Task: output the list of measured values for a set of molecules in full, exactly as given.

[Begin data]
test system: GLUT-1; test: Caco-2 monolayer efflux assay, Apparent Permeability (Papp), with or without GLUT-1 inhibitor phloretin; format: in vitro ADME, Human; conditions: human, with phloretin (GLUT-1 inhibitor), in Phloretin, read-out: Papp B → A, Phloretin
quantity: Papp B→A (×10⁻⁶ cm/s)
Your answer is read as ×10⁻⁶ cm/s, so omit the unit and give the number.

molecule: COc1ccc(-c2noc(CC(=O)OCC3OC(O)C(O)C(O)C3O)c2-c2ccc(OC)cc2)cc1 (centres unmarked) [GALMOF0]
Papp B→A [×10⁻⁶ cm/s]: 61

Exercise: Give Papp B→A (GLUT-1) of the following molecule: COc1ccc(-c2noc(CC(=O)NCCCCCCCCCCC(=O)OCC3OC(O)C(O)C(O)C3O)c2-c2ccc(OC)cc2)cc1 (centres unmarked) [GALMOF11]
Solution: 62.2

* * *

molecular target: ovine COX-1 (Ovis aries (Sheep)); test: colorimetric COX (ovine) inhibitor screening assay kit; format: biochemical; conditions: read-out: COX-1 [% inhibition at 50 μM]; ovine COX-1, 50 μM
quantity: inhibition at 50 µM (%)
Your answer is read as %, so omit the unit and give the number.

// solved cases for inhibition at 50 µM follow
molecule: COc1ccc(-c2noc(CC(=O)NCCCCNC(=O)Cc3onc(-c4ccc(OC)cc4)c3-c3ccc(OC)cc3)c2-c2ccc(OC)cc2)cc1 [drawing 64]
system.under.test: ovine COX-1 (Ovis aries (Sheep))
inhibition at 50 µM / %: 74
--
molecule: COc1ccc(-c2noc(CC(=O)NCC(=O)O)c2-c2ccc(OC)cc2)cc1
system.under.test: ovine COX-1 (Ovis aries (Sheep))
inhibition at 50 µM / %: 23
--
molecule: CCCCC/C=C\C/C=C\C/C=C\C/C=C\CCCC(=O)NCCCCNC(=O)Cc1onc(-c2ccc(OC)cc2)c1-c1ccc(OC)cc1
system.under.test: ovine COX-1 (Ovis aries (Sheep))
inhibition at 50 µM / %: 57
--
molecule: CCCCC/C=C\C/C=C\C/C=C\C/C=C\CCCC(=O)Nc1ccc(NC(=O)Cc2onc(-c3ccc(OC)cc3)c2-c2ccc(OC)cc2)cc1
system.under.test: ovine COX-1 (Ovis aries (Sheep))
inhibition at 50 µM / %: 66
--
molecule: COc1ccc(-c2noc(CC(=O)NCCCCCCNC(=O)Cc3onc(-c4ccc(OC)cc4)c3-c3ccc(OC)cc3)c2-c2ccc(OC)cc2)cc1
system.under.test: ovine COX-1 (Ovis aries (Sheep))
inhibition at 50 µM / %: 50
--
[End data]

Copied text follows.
test system: GLUT-1; test: Caco-2 monolayer efflux assay, Apparent Permeability (Papp), with or without GLUT-1 inhibitor phloretin; format: in vitro ADME, Human; conditions: human, with phloretin (GLUT-1 inhibitor), in Phloretin, read-out: Papp B → A, Phloretin
quantity: Papp B→A (×10⁻⁶ cm/s)
Your answer is read as ×10⁻⁶ cm/s, so omit the unit and give the number.

molecule: COc1ccc(-c2noc(CC(=O)OCC3OC(O)C(O)C(O)C3O)c2-c2ccc(OC)cc2)cc1 (centres unmarked) [GALMOF0]
Papp B→A [×10⁻⁶ cm/s]: 61

Exercise: Give Papp B→A (GLUT-1) of the following molecule: COc1ccc(-c2noc(CC(=O)NCCCCCCCCCCC(=O)OCC3OC(O)C(O)C(O)C3O)c2-c2ccc(OC)cc2)cc1 (centres unmarked) [GALMOF11]
Solution: 62.2

* * *

molecular target: ovine COX-1 (Ovis aries (Sheep)); test: colorimetric COX (ovine) inhibitor screening assay kit; format: biochemical; conditions: read-out: COX-1 [% inhibition at 50 μM]; ovine COX-1, 50 μM
quantity: inhibition at 50 µM (%)
Your answer is read as %, so omit the unit and give the number.

// solved cases for inhibition at 50 µM follow
molecule: COc1ccc(-c2noc(CC(=O)NCCCCNC(=O)Cc3onc(-c4ccc(OC)cc4)c3-c3ccc(OC)cc3)c2-c2ccc(OC)cc2)cc1 [drawing 64]
system.under.test: ovine COX-1 (Ovis aries (Sheep))
inhibition at 50 µM / %: 74
--
molecule: COc1ccc(-c2noc(CC(=O)NCC(=O)O)c2-c2ccc(OC)cc2)cc1
system.under.test: ovine COX-1 (Ovis aries (Sheep))
inhibition at 50 µM / %: 23
--
molecule: CCCCC/C=C\C/C=C\C/C=C\C/C=C\CCCC(=O)NCCCCNC(=O)Cc1onc(-c2ccc(OC)cc2)c1-c1ccc(OC)cc1
system.under.test: ovine COX-1 (Ovis aries (Sheep))
inhibition at 50 µM / %: 57
--
molecule: CCCCC/C=C\C/C=C\C/C=C\C/C=C\CCCC(=O)Nc1ccc(NC(=O)Cc2onc(-c3ccc(OC)cc3)c2-c2ccc(OC)cc2)cc1
system.under.test: ovine COX-1 (Ovis aries (Sheep))
inhibition at 50 µM / %: 66
--
molecule: COc1ccc(-c2noc(CC(=O)NCCCCCCNC(=O)Cc3onc(-c4ccc(OC)cc4)c3-c3ccc(OC)cc3)c2-c2ccc(OC)cc2)cc1
system.under.test: ovine COX-1 (Ovis aries (Sheep))
inhibition at 50 µM / %: 50
--